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Are You Going To San Francisco?

by vigournet 

Posted: 27 July 2012
Word Count: 1069
Summary: A short story of one man's escape from prison.

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The cell was eight feet wide. A stained and cracked ceramic sink stood against the wall adjacent to the filthy toilet which had no seat. My cell door was solid steel with a sliding hatch for food and a small "peep-hole". Drawings, rude limericks, names and dates were etched into the crumbling wall above my mattress. The tiny window was too high to look out of without a climb.

"Lights out" crackled loudly through the speaker above the door. Pulling the string cord, I turned out the naked light bulb and was immersed in an inky blackness, left in the dark with my thoughts. Sounds of the guards enchoing voices faded as the night wore on. A blanket of eerie quiet descended.

Adjusting to the long lonely nights in Alcatraz's correctional facility took most inmates a few weeks or months. The cons were hard-timers, mainly lifers, most needing a maximum security detention due to the violence of their crimes. I was there, not because of any murder or rape, but to ensure I remained incarcerated. I had escaped seven times in five years. The Rock was regarded as essential for my continued rehabilitation, or so the warden had said.

"You know why you are here, Scott? A judge and jury found you guilty of fraud, and you must serve your sentence in full," so lectured the warden, a balding portly man called Blake.

Sweating profusely, despite the cold, he added, "There will be no escape from here, and any attempt will add more years to your sentence."

With my humblest nod and expressions of remorse, I said, "Yes, sir. I appreciate that. Thank you, Warden."

I hurriedly scanned his desk, filing cabinets, waste bins and shelves, for anything I could use. Distracting him subtly by switching my vision to his window, I pocketed a metal twelve inch ruler. Maybe I could sharpen it later. It would be a handy weapon.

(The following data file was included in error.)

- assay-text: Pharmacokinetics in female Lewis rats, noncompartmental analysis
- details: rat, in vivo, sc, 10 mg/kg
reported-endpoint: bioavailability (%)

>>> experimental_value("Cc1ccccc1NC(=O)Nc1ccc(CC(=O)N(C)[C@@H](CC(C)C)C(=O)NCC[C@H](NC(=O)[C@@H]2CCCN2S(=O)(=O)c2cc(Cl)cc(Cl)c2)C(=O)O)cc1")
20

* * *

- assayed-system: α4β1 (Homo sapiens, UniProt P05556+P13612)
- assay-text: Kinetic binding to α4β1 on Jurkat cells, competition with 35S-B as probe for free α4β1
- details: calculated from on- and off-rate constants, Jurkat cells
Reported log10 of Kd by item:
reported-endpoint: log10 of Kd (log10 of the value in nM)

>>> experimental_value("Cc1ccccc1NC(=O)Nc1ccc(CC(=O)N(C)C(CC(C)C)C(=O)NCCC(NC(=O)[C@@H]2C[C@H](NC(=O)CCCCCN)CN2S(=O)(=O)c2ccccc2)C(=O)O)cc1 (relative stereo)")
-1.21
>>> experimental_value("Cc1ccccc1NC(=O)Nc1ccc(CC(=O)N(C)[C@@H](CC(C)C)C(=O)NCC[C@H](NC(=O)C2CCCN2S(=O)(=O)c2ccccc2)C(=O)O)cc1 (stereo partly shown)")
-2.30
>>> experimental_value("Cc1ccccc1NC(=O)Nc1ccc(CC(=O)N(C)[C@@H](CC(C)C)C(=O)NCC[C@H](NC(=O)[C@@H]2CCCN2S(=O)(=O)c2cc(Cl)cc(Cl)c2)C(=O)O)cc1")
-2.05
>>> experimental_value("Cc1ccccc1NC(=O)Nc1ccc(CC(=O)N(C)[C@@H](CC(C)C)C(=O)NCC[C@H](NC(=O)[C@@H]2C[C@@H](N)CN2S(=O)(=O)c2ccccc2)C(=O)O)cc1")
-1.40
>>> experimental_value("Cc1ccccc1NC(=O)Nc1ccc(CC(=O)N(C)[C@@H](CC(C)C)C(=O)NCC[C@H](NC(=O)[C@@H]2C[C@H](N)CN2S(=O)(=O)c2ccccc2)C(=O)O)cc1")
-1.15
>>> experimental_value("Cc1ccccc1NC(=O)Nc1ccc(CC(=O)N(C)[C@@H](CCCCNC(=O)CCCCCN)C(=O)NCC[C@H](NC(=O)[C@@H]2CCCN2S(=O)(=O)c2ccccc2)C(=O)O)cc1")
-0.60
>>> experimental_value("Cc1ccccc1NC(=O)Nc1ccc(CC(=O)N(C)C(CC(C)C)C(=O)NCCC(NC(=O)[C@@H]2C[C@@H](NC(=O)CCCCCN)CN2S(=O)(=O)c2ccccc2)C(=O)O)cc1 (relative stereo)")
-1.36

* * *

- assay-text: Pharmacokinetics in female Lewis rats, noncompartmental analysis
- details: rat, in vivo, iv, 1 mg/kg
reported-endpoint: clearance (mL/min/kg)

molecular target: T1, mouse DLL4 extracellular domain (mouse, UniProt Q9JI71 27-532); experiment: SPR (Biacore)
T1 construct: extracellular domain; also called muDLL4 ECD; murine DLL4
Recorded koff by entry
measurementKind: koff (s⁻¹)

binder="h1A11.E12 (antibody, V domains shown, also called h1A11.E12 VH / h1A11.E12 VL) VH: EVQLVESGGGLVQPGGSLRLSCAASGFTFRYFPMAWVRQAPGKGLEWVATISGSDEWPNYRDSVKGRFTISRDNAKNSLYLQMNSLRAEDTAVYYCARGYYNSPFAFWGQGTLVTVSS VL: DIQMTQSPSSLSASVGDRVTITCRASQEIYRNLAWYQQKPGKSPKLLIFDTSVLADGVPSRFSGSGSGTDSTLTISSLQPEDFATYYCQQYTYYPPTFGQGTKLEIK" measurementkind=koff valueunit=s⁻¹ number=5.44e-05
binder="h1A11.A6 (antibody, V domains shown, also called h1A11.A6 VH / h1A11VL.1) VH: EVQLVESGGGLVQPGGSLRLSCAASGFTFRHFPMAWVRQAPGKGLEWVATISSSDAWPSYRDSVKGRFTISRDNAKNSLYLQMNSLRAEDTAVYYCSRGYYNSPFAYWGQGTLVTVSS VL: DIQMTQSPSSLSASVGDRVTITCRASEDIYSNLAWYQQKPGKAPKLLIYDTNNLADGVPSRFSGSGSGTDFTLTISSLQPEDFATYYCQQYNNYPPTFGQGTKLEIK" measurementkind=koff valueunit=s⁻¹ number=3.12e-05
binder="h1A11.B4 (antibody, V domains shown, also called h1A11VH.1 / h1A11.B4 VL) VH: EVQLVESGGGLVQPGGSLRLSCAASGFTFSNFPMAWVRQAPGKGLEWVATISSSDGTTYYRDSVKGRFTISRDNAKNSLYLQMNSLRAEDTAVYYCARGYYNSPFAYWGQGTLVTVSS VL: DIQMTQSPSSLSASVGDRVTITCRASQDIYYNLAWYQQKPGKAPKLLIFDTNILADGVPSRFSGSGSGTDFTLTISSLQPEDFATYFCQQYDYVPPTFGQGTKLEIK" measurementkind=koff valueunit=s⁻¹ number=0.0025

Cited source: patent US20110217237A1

"It's no use gazing out of the window. During two-hour yard exercise you'll be watched by the guards in the wall towers. I repeat. There will be NO escape. Am I clear?"

"Yes, sir. Of course, sir. Sorry sir."

Walking around the grey dirt yard for two hours a day was our exercise. The swirling wind whipped water from the ocean waves and hit our faces like cold hard rain. Giving an occasional nod to inmates and plunging my hands into my pockets, I walked the rectangular perimeter. Conversations were seldom long to avoid suspicious looks from the armed guards in the towers on the cold cement walls.

My opportunity was growing, however, during the weekly Sunday service in the prison chapel. I used any skills I had or learned to generate sympathy and conversation. The Methodist minister was eager to listen to my tale of woe. An appointment was made for a meeting in the library later that week.

Inmates felt the separation and isolation that prison life created. We were meant to regret being there ,on Alcatraz island life behind bars was punishment not rehabilitation. Boisterous sea waves crashed against the bleak rocks reminding any of the futility of escape. Attempting escape many had drowned, died of hypothermia, been eaten by sharks, or been driven crushingly onto the rocks.